Economic Director Debb Ladgenski is working with Citrine Power to try to bring a community solar project to the city that would benefit lower-income residents.
The solar farm, which would be located on 10-15 acres at St. Bede Academy, would be part of Illinois Solar for All, which aims to bring greater access to clean and solar energy to low-income households and non-profits.
Citrine Power develops and invests in renewable power on a large scale, selling renewable energy credits to local power companies who then pass savings to consumers through credits.
If successful, the farm would provide energy discounts to residents in Bureau, Putnam and LaSalle counties. Citrine would export power to the local electric provider who then gives subscribers bill credits through metering.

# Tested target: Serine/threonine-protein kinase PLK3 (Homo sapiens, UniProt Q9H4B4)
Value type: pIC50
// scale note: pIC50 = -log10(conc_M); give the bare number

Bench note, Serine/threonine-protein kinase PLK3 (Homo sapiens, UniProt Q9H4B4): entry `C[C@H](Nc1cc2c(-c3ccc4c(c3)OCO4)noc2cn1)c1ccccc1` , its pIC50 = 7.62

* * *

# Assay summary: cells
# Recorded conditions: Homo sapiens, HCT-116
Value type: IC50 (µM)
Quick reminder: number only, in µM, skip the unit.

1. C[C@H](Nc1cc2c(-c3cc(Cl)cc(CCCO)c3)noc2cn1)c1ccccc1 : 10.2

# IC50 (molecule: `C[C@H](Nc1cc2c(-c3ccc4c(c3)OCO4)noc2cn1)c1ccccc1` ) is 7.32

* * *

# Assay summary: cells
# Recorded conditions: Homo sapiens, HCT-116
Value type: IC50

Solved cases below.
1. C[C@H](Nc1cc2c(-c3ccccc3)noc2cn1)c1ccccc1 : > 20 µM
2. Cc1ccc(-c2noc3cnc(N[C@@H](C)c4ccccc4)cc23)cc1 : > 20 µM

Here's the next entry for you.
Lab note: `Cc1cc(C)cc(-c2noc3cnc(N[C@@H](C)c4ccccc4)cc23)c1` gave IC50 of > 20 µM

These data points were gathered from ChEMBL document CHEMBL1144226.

Ladgenski reported to the city council that Citrine Power will attempt to get the project approved, and if all goes well, is targeting 2020 for construction. The company previously had attempted approval for a solar farm at St. Bede, but was not chosen in a lottery.
A community solar farm is a way for communities to take advantage of solar energy and its savings, but without the need to add solar panels to individual homes.
"It's good for the environment and good for our city," Ladgenski said.